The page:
Timothy Huerena
Yellow StarYellow StarYellow StarYellow StarYellow StarYellow StarYellow StarYellow StarGray StarGray StarMon Mar 12 2012
Hiking

The Hidden Mountain trail is a short and easy hike. It is a flat, well traveled trail, and the Mystery Rock is easy to find. Just follow the well traveled dirt trail the entire time. You can park on the side of a well maintained dirt road, which is right off highway 6. It is the same road which leads to the waste transfer station. The Mystery Rock is an interesting find as well. I believe that it is well worth the hike and trip, if you are interested in seeing the rock for yourself.

Michelle Hargrave
Yellow StarYellow StarYellow StarYellow StarYellow StarYellow StarYellow StarYellow StarYellow StarYellow StarWed Jun 03 2020
Hiking
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Man of Enchantment
Yellow StarYellow StarYellow StarYellow StarYellow StarYellow StarYellow StarYellow StarGray StarGray StarSun May 24 2020
Jason Kimble
Yellow StarYellow StarYellow StarYellow StarYellow StarYellow StarYellow StarYellow StarGray StarGray StarSat Apr 11 2020
Hiking
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David Unruh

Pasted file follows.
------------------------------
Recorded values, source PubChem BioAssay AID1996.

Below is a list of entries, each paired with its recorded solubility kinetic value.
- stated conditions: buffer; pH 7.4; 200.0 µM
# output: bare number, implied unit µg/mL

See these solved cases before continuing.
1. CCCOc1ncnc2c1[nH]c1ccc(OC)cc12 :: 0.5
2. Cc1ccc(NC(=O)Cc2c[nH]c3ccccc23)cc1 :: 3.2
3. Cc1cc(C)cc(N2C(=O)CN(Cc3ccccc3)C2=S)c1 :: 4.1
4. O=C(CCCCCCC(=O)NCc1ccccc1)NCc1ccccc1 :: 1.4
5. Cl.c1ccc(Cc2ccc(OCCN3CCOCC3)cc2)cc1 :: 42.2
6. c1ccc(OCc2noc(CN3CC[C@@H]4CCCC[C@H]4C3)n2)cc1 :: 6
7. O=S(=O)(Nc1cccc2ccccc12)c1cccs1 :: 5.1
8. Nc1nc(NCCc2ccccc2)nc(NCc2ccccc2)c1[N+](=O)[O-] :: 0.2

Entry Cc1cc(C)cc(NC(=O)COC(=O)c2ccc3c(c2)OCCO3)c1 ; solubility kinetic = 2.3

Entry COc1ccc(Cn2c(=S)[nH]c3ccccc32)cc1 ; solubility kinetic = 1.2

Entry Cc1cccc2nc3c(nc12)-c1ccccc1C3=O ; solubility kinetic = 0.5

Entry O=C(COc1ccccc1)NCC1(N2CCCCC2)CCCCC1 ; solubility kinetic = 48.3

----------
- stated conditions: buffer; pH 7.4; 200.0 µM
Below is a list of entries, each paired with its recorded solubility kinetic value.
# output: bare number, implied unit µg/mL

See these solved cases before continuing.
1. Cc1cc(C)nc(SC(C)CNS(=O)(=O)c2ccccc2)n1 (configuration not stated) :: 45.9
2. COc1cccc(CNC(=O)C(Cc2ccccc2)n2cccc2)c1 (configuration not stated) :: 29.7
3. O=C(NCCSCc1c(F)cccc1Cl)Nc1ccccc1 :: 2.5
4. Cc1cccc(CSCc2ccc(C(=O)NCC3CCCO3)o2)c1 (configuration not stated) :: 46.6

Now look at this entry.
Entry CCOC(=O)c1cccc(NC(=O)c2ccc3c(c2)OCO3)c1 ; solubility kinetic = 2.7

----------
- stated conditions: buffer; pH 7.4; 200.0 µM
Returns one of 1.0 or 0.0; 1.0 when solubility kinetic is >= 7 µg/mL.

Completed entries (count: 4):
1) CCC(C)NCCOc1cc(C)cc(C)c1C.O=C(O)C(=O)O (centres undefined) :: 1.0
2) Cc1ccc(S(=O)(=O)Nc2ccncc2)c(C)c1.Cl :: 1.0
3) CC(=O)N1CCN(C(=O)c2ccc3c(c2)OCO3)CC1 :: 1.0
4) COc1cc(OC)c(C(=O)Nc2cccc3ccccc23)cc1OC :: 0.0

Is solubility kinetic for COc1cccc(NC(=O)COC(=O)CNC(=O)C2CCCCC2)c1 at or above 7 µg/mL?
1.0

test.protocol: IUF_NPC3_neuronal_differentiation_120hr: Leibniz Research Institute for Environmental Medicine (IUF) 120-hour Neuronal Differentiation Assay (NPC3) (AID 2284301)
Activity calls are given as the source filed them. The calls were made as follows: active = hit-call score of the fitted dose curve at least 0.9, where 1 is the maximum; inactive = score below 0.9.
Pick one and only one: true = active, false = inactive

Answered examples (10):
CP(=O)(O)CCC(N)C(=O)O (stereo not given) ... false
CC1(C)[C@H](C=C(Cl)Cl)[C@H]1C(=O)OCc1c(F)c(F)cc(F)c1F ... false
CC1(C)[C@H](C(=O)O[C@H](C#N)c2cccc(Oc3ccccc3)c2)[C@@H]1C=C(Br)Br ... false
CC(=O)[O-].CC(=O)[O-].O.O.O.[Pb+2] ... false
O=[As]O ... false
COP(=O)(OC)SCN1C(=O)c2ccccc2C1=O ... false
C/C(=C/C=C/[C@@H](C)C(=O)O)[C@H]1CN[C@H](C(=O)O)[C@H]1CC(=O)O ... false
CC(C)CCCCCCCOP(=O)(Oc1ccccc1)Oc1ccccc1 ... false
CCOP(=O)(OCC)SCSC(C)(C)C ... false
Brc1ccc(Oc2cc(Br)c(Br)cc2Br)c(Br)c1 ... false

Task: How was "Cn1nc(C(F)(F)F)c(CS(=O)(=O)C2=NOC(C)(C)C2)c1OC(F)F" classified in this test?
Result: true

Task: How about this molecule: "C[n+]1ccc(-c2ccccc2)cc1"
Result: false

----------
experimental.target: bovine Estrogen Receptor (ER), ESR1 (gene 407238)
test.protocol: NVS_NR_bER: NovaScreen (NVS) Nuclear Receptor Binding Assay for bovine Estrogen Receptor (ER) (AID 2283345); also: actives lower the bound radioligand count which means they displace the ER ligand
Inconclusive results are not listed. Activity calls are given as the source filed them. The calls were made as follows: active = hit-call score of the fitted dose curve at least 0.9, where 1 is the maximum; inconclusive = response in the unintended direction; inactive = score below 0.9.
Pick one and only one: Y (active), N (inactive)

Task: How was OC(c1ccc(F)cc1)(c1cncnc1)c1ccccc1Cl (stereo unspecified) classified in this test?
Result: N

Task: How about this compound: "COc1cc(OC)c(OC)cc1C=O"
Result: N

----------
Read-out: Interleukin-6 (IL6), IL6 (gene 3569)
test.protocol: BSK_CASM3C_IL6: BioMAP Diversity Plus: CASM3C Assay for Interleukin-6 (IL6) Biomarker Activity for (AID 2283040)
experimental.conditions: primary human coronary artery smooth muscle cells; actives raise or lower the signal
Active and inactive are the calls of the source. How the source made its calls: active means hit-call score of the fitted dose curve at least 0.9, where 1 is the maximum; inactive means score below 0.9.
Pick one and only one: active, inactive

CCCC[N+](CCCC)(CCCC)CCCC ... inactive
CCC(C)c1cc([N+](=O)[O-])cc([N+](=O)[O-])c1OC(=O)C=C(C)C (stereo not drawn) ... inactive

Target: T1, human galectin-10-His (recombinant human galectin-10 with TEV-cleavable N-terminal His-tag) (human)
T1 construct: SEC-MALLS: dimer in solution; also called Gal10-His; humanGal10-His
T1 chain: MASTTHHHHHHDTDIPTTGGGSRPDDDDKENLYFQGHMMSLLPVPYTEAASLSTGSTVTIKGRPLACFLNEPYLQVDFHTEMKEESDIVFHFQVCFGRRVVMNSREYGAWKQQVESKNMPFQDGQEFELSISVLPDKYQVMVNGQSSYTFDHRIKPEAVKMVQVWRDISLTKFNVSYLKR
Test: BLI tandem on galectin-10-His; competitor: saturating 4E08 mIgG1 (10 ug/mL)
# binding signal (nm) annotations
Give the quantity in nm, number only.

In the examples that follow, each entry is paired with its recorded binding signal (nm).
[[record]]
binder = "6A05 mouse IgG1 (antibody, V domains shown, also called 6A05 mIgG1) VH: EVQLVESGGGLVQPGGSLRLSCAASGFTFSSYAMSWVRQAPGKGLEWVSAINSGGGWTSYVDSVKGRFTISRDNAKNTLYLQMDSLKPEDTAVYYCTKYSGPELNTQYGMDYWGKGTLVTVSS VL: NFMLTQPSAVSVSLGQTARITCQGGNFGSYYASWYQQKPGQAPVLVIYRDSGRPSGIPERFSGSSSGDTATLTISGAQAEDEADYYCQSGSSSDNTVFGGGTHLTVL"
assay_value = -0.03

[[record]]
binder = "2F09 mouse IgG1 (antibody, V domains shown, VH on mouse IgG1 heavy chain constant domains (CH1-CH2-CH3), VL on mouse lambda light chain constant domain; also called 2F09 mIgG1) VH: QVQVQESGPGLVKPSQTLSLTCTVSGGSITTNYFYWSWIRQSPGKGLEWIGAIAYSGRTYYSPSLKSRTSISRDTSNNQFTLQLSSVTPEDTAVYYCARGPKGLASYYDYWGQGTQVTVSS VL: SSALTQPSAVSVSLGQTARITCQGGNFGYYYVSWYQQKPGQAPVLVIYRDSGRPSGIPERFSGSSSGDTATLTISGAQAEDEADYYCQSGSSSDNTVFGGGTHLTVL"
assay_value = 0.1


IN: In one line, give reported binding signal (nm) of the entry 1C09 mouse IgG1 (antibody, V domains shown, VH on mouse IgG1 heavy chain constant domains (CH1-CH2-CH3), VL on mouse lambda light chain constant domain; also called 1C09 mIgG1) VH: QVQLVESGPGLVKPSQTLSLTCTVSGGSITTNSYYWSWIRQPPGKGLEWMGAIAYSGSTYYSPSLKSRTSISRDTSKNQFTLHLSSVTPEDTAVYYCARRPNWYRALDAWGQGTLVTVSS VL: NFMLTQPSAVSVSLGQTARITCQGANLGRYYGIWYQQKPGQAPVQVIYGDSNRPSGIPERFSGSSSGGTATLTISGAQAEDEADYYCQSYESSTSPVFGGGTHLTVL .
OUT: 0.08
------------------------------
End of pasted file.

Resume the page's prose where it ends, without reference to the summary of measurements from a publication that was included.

Yellow StarYellow StarYellow StarYellow StarYellow StarYellow StarYellow StarYellow StarGray StarGray StarSat Apr 04 2020
Hiking
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Pimpa Licious
Yellow StarYellow StarYellow StarYellow StarYellow StarYellow StarYellow StarYellow StarGray StarGray StarTue Jan 08 2019
Jerry K
Yellow StarYellow StarYellow StarYellow StarYellow StarYellow StarYellow StarYellow StarGray StarGray StarSun Jul 15 2018
Hiking
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Rachel Simonelli
Yellow StarYellow StarYellow StarYellow StarYellow StarYellow StarYellow StarYellow StarYellow StarYellow StarFri Nov 17 2017
Mark Mark Battistoni
Yellow StarYellow StarYellow StarYellow StarYellow StarYellow StarYellow StarYellow StarGray StarGray StarSat Nov 12 2016
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Rudy M.
Yellow StarYellow StarYellow StarYellow StarYellow StarYellow StarYellow StarYellow StarGray StarGray StarMon Nov 07 2016